Tuesday, December 05, 2006

Bully's Fantastic Christmas, Part 2

Bully's Fantastic Christmas

Did you miss Part 1? Here it is!

Part 2: Avoiding Mister Victor

Of course, whenever you declare your intention to go Christmas shopping, it's always hard to stay on schedule. Many minutes were lost while Snuckles and Blackie raced around in excitement, helping Bully find his warm red duffel jacket and boots and scarf, poking his change purse to make certain he still had his money, and pointing out exactly what color iPod nano they wanted. "I would like da black one, Bully," said Blackie.

"Pink for me!" declared Snuckles.

"Chee!" scoffed Blackie. "Pink is fer dames!"

"It is not!" Snuckles shivered in indignation. "Pink is for pigs!" He lowered his voice. "A pink cashmere sweater would be nice, too."

They bustled around Bully in tight circles, jumping up and down and giving him advice and instructions. "Don' fergit t' buy a sweater fer Marshall!" "Or anyone else who likes sweaters." "If some goon looks at ya funny, just poke 'im in da snoot!" "Be careful on the subway!" "Don't take no guff offa nobody!" "Look out for the tunnel p..."

Bully slammed the big apartment door behind him as his friends jabbered on inside, and took a deep breath. Shopping was harder than he thought, and he hadn't even left the building yet.

There was the quiet sharp sound of a metal shutter sliding open, and Bully looked up in surprise at the apartment next door. The ancient crystal spyglass eye mounted in the center of the door lit up dimly with a cold yellow glow, and Bully flattened himself against the wall to try and stay out of vision's way. He shivered a little. He didn't much care to run into Mister Victor from Apartment Five today.

"Bull!" came a cold voice from behind the door, and Bully started to carefully tiptoe towards the stairs-not easy to do quietly with hoofs on tile. "Bull!" the voice called, and the apartment door creaked open exactly two inches on its chain, and the cold gaze of Mister Victor fixed on him out of the shadow between the door and its jamb. "I know you're out there, bull! I can hear you skulking."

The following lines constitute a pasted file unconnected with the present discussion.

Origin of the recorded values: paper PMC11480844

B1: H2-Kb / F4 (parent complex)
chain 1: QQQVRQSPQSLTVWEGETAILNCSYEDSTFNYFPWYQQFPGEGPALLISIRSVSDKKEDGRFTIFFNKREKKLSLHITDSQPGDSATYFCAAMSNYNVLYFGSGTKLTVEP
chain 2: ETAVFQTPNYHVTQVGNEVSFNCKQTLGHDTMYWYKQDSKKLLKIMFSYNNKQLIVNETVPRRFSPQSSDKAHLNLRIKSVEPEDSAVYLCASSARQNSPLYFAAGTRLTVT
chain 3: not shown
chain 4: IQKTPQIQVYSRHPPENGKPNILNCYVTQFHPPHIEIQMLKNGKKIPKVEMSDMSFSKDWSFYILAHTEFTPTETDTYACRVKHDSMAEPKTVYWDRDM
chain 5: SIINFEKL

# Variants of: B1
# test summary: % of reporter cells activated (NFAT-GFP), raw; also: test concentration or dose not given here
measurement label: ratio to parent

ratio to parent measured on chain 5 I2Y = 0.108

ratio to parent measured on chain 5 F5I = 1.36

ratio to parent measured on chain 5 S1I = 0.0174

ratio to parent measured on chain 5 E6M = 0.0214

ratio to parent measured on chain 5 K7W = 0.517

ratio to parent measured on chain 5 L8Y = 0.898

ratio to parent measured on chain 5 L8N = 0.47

Bully froze. He had been trying to avoid catching Mister Victor's attention, but the man in Apartment Five was especially canny at hearing Bully's comings-and-goings. John had warned Bully not to bother Mister Victor, but Bully often inwardly sighed that he wished Mister Victor would stop bothering him. He never set foot outside his apartment—all Bully had ever seen of him was his eye, gleaming in the darkness. He kept to the shadows and Bully even though his face might be bandaged, but it was hard to tell. He spoke sharply and harshly and with a middle-European accent. Marshall had one announced out of the blue that the next door neighbor was a man of great importance and a refugee from someplace in Europe, but when Bully questioned her where she'd heard that Marshall pretended not to hear and kept on watching Winx Club. Certainly Mister Victor got the most interesting mail in the building: bulky, bulging parcels addressed in large letters of grease pencil to V. VICTOR, with a patchwork quilt of interesting and exotic foreign stamps in some unrecognizable language on them, but all of them featured a picture of some kind of iron robot guy. He also had a subscription to many, many magazines: Sky & Telescope, Military History, The Economist, Popular Mechanics, Everyday with Rachael Ray.